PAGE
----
Brahimi, speaking in the Syrian capital of Damascus, said it would be impossible for the delayed talks in Geneva to occur without rebel participation, Voice of America reported.
"The Syrian government ensured its participation in the conference. The opposition, whether the coalition or other parties, are still seeking a way to be presented in the Geneva conference," Brahimi said.
Rebels demanded Syrian President Bashar Assad resign before they attend the conference, tentatively scheduled for later this month.
Brahimi said he hopes the issue can be resolved soon.
Syria's main rebel bloc, the National Coalition, will meet next week to determine its position. Some Islamist rebel factions warn they will consider any conference participants traitors.
Israeli warplanes attacked a military facility near the Syrian city of Latakia this week, an Obama administration official told CNN Thursday.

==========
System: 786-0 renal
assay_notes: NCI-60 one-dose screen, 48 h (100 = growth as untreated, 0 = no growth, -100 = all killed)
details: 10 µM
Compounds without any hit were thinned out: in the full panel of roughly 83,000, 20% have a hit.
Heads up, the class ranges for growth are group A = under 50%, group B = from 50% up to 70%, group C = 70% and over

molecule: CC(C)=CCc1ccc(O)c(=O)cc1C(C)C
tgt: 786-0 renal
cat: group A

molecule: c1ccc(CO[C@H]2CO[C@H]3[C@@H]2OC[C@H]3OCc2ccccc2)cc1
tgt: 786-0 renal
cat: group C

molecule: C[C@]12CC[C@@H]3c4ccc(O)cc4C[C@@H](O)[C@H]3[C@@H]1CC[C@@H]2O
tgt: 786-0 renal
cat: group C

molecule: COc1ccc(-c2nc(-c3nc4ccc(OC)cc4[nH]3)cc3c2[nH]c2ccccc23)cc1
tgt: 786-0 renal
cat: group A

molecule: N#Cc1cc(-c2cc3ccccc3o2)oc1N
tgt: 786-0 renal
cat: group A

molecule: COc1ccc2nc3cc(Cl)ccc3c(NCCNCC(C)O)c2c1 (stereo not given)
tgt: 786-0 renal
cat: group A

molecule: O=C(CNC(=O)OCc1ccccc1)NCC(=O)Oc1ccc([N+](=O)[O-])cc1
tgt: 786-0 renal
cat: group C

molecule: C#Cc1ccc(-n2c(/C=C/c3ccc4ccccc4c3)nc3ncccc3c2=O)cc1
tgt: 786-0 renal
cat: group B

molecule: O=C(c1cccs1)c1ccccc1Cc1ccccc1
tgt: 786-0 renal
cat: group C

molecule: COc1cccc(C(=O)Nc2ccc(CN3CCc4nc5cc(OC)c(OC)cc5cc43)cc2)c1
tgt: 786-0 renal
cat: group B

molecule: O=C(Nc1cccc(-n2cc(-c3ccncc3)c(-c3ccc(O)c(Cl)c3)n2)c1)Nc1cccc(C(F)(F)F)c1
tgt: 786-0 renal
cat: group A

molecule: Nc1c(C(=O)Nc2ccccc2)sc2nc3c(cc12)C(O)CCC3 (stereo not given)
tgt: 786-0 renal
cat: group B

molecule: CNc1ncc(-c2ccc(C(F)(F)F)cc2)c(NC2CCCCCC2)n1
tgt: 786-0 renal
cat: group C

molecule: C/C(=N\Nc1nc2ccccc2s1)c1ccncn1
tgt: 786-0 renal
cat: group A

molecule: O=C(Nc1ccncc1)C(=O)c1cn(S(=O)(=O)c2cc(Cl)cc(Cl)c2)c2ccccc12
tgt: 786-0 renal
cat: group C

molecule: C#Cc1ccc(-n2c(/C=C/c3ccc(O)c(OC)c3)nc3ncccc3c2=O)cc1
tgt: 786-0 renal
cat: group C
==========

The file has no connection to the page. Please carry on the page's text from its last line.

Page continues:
Targeted were missiles and related equipment the Israelis said they feared might be transferred to the militant group Hezbollah, the Washington official said.
Israel has been accused several times this year of conducting airstrikes inside Syria, including one in January in which Israeli fighter jets fired on a Syrian convoy suspected of moving weapons to Hezbollah, based in Lebanon.
The United Nations estimates more than 100,000 people have died since the Syrian conflict began in March 2011 after a government crackdown on peaceful protesters mushroomed into civil war.
Also Thursday, the Syrian military regained control of al-Safira, a town believed to house a chemical weapons production facility, CNN said. Rebels had withdrawn from the town, the Syrian Observatory for Human Rights said.
International inspectors are trying to ensure Syria eliminates its chemical weapons stockpile by mid-2014. Syria agreed to do so under international pressure.
Syria met a key benchmark of destroying all facilities where chemical weapons are produced and mixed, the Organization for the Prohibition of Chemical Weapons said Thursday.
Eight inspectors of the Joint OPCW-U.N. Mission inspected 21 of the 23 sites and 39 of the 41 facilities at those sites, OPCW said in a statement. The two remaining sites were not visited because of safety and security concerns. Syria declared those sites abandoned and said the chemical weapons material they held had been moved to other declared sites that were inspected, the OPCW said.